I’ve been wanting to write about this record for a long time and I’ve finally figured out the proper venue: Turntable Thursday. As a citizen of the Internet, it is my browser given right, if not my civic duty to reappropriate trends, memes, and hashtags to suit my own ends so I’m using this reoccurring(?) segment to get credit for participating in #TBT and to write about Dire Straits’ Brothers In Arms.
I think it’s possible to be too present as a music consumer. I allocate a lot of energy and ear-hours to moving forward and staying current with new music but when this become exhausting, it’s necessary to explore music in reverse. As more of the music I listen to becomes streamable, I’ve been satiating my craving for physical media by spending time with a turntable and aging vinyl. It’s all very hip.
Brothers In Arms turned 30 in May of this year. I’ve always experienced this album innocent of its social and historical context, a nice byproduct of listening to music that predates your own existence. The process of researching and trying to understand an album like Brothers In Arms is fun in a uniquely nerdy kind of way. The anecdotes and aftermath of such a massively popular release always add a little zest to the experience.
I’d been hearing “Money For Nothing” my whole life and I giggled with delight when I read that Sting co-wrote the song and sings alongside of bandleader Mark Knopfler. It wasn’t “Money For Nothing feat. Sting” it was just “Money For Nothing” on the track listing. Forgoing the credit that comes with “feat.” seems so outdated now but it was the norm in 1985. I don’t blame pop stars and rappers for crediting featured artists on their tracks but it often seems like the product of a branding decision instead of an artistic one. Speaking of collaboration watch Mark Knopfler play “Money For Nothing” live with Sting, Eric Clapton, Phil Collins and a gospel choir at the Royal Albert Hall. Read that again: Mark Knopfler plays “Money For Nothing” live with Sting, Eric Clapton, Phil Collins and a gospel choir at the Royal Albert Hall.
Of course Brothers In Arms is more than just “Money For Nothing”. This album also includes what may be the catchiest synth-organ riff written in “Walk of Life”. Never have the worlds of pop and rock collided so cheerfully as on this classic track. I love it. I had an absurd phase a few years back where I was putting “Walk of Life” on every damn playlist I made. Jarvie, if you’re reading this: thanks for putting up with my nonsense.
Aside from the singles, Brothers In Arms features some compelling tracks that remain timeless decades later. My favorite deep cut from the album is “The Man’s Too Strong” which approaches the line that divides rock & roll from country without ever crossing it. The heavy chords that punctuate the chorus provide a nice contrast against the acoustic noodling and steel guitar twang. I made the fortuitous mistake of cranking up my speakers when revising this track and had to scramble for the volume control as Knopfler’s thunderous guitar strikes started to shake everything not nailed down in my apartment. It’s good shit.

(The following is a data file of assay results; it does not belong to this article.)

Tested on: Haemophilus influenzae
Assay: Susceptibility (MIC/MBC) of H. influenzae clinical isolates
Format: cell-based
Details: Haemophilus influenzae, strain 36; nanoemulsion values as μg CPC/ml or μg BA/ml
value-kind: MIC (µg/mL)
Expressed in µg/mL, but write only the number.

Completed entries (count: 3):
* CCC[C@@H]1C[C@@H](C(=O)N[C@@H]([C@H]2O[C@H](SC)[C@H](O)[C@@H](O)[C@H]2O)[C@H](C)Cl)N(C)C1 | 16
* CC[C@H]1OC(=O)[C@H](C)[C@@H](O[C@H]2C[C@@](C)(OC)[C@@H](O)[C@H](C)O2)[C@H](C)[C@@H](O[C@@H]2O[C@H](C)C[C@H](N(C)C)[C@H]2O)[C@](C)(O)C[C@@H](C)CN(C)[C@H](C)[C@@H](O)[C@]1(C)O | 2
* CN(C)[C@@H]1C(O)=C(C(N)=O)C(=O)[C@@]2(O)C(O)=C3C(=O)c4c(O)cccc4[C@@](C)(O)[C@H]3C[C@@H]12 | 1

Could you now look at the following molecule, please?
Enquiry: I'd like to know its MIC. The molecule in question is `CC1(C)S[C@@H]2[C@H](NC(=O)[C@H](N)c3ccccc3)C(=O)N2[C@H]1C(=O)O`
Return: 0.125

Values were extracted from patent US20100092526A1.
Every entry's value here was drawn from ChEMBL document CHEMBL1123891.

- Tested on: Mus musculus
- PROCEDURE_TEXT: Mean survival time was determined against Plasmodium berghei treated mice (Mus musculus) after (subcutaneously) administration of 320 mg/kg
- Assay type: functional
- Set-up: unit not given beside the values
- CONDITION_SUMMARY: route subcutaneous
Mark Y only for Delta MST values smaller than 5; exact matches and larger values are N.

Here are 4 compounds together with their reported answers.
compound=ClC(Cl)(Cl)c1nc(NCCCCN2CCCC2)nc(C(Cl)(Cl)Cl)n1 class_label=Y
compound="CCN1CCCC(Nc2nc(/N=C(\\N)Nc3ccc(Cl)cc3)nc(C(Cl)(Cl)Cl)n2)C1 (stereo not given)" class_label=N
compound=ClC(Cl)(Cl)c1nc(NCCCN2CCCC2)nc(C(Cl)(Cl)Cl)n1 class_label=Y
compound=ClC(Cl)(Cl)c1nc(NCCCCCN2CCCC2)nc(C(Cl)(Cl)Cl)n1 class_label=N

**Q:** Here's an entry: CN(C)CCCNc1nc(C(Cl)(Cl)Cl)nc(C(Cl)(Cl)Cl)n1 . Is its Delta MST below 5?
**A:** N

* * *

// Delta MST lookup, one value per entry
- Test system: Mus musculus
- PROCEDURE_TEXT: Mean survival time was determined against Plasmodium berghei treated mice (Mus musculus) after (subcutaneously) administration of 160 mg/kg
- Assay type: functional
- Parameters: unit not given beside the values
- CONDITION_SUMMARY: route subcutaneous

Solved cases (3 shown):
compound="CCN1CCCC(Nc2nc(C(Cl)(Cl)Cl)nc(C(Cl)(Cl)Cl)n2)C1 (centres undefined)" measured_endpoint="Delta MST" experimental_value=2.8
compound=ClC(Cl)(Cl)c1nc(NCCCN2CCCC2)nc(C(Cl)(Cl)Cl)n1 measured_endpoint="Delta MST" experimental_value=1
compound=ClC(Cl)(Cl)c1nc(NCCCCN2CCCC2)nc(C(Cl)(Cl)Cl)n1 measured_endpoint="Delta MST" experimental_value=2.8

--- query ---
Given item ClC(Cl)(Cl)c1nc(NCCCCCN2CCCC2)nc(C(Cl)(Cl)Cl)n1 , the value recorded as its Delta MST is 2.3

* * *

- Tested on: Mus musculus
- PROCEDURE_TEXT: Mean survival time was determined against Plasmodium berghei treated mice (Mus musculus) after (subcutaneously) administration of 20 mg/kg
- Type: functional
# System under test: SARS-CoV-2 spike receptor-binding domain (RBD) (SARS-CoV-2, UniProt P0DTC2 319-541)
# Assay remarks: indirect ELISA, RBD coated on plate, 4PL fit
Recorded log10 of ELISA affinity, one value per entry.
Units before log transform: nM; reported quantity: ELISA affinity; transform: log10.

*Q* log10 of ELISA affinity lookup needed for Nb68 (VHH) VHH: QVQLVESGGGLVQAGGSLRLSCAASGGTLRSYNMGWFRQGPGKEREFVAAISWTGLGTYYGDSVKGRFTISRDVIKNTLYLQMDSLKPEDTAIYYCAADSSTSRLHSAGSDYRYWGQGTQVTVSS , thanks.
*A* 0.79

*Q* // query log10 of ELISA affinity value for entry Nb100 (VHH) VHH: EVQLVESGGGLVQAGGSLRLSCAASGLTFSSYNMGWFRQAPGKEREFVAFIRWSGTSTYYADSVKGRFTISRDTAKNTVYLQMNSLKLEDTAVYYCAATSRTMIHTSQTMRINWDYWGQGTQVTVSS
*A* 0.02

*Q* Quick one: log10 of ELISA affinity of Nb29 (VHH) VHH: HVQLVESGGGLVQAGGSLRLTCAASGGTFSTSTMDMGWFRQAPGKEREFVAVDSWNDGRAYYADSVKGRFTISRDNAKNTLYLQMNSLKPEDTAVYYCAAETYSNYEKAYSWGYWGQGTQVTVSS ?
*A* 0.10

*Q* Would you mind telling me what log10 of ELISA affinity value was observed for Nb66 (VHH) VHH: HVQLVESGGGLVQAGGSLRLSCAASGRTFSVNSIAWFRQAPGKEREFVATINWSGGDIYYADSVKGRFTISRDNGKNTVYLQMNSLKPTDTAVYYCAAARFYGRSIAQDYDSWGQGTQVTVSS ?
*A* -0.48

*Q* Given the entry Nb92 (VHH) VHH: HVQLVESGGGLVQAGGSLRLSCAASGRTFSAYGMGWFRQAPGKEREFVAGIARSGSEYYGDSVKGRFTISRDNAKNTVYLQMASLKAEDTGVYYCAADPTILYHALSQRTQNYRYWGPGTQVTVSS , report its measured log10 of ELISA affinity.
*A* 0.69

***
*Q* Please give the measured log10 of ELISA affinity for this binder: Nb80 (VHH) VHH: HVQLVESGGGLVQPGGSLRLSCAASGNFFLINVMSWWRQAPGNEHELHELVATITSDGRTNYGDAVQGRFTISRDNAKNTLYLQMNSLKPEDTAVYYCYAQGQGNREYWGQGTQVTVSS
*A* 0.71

Closing out the album is the title track “Brothers In Arms”. I have to admit that I have a heavily skewed opinion of this song because it happens to be the soundtrack for the most iconic scene of my favorite episode of any television show. I first heard “Brothers In Arms” in The West Wing season 2 finale (“Two Cathedrals”). The show is immensely complex and it would be a waste of time to try explaining the context for exactly why this scene is so incredible but trust me on this one, it’s money. The song itself is gorgeously cinematic in scope, even without the benefit of the American iconography used on The West Wing.
I’ve had Brothers In Arms on my computer for years but I’ve uncovered an entirely new appreciation for the record since hearing it on wax. Several songs are abbreviated on vinyl due to constraints of the medium though the album loses nothing in the abbreviations. Vinyl remains the most restrictive medium for releasing music and it subsequently forces artists to trim the filler. I’ve always believed albums should never exceed 45 minutes without good reason and despite my loyalty to the Compact Disc, the 80 minute capacity often gives artists a little too much freedom. My livelihood is dependent on the limitless expansion of technology but limitations can increase value in surprising ways. Brothers In Arms has sold over 30 million copies in the past 30 years and the music holds up surprisingly well in 2015. With Brothers In Arms, Dire Straits brought roots rock, country, jazz along with global and electronic influences into the pop landscape and the popularity of these trends solidify the record’s relevance years later. Brothers In Arms is essential listening.